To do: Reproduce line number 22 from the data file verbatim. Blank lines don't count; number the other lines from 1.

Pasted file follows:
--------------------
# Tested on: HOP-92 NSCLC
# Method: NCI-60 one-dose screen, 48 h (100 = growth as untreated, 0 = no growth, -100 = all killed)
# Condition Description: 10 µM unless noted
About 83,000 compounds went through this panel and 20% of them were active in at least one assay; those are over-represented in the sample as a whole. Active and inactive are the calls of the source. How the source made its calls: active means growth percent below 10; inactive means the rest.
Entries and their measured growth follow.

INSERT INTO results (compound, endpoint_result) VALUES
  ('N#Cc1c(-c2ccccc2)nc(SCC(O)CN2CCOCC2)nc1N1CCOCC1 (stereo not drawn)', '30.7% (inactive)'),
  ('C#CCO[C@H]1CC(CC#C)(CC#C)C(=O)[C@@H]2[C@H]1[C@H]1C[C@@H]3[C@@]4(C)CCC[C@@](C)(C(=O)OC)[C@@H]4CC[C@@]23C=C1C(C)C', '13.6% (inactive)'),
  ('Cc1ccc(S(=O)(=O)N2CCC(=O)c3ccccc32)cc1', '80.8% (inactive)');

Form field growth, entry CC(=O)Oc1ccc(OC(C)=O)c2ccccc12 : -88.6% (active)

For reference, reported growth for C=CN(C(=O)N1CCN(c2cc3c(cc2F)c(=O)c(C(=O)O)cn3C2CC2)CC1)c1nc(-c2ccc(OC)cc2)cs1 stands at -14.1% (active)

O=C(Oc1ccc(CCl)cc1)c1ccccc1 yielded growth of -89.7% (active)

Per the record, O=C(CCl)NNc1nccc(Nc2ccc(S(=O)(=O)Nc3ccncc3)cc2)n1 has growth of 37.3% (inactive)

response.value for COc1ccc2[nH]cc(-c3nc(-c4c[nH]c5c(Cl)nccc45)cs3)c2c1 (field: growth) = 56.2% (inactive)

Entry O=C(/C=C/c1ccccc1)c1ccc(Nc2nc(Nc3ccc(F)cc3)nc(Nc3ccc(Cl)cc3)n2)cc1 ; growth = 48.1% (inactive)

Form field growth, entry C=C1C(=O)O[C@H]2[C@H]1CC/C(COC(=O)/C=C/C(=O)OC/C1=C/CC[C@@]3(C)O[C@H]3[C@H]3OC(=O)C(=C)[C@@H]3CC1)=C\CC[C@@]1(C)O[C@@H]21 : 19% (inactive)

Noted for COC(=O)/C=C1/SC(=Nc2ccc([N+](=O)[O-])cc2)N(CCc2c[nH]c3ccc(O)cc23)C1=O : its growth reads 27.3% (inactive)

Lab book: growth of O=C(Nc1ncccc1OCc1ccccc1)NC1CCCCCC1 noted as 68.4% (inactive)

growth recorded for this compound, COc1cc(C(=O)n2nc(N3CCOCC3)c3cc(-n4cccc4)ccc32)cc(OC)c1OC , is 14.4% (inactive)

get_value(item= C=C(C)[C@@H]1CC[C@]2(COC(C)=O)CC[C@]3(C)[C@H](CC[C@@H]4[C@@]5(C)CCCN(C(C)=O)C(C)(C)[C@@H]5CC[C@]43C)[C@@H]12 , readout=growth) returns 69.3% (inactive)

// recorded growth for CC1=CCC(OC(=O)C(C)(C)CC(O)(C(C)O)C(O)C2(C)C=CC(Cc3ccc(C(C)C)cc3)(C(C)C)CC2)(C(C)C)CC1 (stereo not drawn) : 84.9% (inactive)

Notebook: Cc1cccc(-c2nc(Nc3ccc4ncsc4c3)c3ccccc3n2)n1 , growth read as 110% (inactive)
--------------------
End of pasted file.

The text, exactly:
Notebook: Cc1cccc(-c2nc(Nc3ccc4ncsc4c3)c3ccccc3n2)n1 , growth read as 110% (inactive)